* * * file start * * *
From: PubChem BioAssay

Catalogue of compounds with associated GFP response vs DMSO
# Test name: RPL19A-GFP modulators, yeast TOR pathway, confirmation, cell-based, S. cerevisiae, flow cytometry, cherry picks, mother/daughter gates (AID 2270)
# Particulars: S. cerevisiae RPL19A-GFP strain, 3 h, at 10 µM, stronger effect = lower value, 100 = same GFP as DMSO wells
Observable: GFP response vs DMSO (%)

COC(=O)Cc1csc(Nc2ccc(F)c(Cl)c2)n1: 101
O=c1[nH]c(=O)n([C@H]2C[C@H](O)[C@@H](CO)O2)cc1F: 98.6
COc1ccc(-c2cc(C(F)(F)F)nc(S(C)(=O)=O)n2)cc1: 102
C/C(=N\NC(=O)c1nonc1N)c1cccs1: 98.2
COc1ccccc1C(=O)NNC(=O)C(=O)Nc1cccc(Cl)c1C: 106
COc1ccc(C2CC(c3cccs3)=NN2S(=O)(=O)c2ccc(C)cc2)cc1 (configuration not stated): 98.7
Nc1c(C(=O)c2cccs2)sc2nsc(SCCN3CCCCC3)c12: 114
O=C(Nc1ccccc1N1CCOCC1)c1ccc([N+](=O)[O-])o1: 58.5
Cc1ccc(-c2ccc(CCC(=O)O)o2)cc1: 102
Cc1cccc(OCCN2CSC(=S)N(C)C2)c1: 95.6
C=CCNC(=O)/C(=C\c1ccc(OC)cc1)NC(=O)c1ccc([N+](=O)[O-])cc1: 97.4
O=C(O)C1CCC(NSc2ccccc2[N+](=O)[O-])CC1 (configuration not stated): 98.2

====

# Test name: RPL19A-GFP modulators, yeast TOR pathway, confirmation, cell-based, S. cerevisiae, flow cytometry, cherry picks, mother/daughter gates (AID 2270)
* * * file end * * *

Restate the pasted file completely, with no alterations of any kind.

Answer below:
From: PubChem BioAssay

Catalogue of compounds with associated GFP response vs DMSO
# Test name: RPL19A-GFP modulators, yeast TOR pathway, confirmation, cell-based, S. cerevisiae, flow cytometry, cherry picks, mother/daughter gates (AID 2270)
# Particulars: S. cerevisiae RPL19A-GFP strain, 3 h, at 10 µM, stronger effect = lower value, 100 = same GFP as DMSO wells
Observable: GFP response vs DMSO (%)

COC(=O)Cc1csc(Nc2ccc(F)c(Cl)c2)n1: 101
O=c1[nH]c(=O)n([C@H]2C[C@H](O)[C@@H](CO)O2)cc1F: 98.6
COc1ccc(-c2cc(C(F)(F)F)nc(S(C)(=O)=O)n2)cc1: 102
C/C(=N\NC(=O)c1nonc1N)c1cccs1: 98.2
COc1ccccc1C(=O)NNC(=O)C(=O)Nc1cccc(Cl)c1C: 106
COc1ccc(C2CC(c3cccs3)=NN2S(=O)(=O)c2ccc(C)cc2)cc1 (configuration not stated): 98.7
Nc1c(C(=O)c2cccs2)sc2nsc(SCCN3CCCCC3)c12: 114
O=C(Nc1ccccc1N1CCOCC1)c1ccc([N+](=O)[O-])o1: 58.5
Cc1ccc(-c2ccc(CCC(=O)O)o2)cc1: 102
Cc1cccc(OCCN2CSC(=S)N(C)C2)c1: 95.6
C=CCNC(=O)/C(=C\c1ccc(OC)cc1)NC(=O)c1ccc([N+](=O)[O-])cc1: 97.4
O=C(O)C1CCC(NSc2ccccc2[N+](=O)[O-])CC1 (configuration not stated): 98.2

====

# Test name: RPL19A-GFP modulators, yeast TOR pathway, confirmation, cell-based, S. cerevisiae, flow cytometry, cherry picks, mother/daughter gates (AID 2270)